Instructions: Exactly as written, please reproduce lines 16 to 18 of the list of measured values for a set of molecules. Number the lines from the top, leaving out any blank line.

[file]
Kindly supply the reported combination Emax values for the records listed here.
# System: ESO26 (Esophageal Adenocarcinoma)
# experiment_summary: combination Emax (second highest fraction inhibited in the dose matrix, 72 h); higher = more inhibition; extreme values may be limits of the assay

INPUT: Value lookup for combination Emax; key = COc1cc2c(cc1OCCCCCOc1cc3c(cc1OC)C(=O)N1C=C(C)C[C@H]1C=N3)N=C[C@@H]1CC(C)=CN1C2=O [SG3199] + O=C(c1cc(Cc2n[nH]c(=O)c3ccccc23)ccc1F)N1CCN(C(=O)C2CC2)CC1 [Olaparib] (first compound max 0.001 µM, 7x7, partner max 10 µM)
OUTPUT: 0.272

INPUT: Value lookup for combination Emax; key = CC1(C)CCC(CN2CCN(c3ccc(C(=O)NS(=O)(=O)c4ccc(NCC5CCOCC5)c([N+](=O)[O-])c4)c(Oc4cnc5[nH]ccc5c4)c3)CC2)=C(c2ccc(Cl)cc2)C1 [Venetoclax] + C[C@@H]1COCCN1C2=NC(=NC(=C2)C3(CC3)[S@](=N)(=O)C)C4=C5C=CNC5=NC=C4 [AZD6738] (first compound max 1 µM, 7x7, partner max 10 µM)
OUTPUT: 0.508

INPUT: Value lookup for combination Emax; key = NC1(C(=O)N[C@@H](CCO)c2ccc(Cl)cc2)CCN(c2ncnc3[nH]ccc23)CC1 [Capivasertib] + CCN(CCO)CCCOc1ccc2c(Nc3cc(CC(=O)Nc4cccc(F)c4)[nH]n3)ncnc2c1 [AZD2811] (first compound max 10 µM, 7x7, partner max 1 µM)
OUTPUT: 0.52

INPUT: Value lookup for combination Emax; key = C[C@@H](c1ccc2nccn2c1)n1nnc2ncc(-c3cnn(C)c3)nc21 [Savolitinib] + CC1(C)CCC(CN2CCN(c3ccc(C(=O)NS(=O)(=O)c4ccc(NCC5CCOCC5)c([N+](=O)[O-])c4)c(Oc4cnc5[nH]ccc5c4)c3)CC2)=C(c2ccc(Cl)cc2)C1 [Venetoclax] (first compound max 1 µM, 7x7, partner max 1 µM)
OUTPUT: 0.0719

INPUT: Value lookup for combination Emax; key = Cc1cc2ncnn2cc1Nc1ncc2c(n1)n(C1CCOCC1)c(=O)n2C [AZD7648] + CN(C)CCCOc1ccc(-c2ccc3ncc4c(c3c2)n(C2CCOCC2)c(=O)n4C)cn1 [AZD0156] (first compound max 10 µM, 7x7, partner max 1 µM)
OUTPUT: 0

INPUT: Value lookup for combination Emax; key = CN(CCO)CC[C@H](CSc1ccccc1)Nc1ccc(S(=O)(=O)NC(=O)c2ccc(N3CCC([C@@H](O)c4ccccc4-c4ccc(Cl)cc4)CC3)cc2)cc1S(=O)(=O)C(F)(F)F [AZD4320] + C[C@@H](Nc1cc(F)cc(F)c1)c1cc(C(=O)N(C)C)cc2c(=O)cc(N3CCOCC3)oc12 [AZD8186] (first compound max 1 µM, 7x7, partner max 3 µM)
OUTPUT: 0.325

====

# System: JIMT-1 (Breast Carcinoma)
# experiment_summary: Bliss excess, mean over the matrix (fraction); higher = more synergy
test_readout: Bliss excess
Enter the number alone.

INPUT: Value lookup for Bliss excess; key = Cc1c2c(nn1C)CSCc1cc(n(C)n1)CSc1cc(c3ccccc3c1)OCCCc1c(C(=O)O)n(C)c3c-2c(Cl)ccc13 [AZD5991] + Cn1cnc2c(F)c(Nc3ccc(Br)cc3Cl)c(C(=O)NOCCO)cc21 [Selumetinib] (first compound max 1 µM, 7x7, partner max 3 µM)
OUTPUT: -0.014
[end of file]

====

# System: JIMT-1 (Breast Carcinoma)
# experiment_summary: Bliss excess, mean over the matrix (fraction); higher = more synergy